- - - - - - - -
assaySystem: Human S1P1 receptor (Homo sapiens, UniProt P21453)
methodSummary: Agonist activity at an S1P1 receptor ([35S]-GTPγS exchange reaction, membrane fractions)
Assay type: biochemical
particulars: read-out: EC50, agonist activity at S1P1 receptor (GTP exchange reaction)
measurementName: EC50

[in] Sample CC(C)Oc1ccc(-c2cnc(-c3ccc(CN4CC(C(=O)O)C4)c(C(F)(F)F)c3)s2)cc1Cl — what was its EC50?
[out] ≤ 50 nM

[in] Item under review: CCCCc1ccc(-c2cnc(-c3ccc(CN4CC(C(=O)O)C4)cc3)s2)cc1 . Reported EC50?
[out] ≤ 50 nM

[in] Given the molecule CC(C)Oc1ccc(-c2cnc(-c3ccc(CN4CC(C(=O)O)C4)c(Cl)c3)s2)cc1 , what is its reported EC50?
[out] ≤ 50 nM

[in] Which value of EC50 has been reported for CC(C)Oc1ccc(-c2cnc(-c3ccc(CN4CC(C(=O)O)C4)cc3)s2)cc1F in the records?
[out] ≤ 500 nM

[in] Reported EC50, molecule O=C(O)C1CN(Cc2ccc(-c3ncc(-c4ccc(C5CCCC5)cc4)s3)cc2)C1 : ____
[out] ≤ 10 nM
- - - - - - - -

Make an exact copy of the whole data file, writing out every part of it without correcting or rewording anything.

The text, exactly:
assaySystem: Human S1P1 receptor (Homo sapiens, UniProt P21453)
methodSummary: Agonist activity at an S1P1 receptor ([35S]-GTPγS exchange reaction, membrane fractions)
Assay type: biochemical
particulars: read-out: EC50, agonist activity at S1P1 receptor (GTP exchange reaction)
measurementName: EC50

[in] Sample CC(C)Oc1ccc(-c2cnc(-c3ccc(CN4CC(C(=O)O)C4)c(C(F)(F)F)c3)s2)cc1Cl — what was its EC50?
[out] ≤ 50 nM

[in] Item under review: CCCCc1ccc(-c2cnc(-c3ccc(CN4CC(C(=O)O)C4)cc3)s2)cc1 . Reported EC50?
[out] ≤ 50 nM

[in] Given the molecule CC(C)Oc1ccc(-c2cnc(-c3ccc(CN4CC(C(=O)O)C4)c(Cl)c3)s2)cc1 , what is its reported EC50?
[out] ≤ 50 nM

[in] Which value of EC50 has been reported for CC(C)Oc1ccc(-c2cnc(-c3ccc(CN4CC(C(=O)O)C4)cc3)s2)cc1F in the records?
[out] ≤ 500 nM

[in] Reported EC50, molecule O=C(O)C1CN(Cc2ccc(-c3ncc(-c4ccc(C5CCCC5)cc4)s3)cc2)C1 : ____
[out] ≤ 10 nM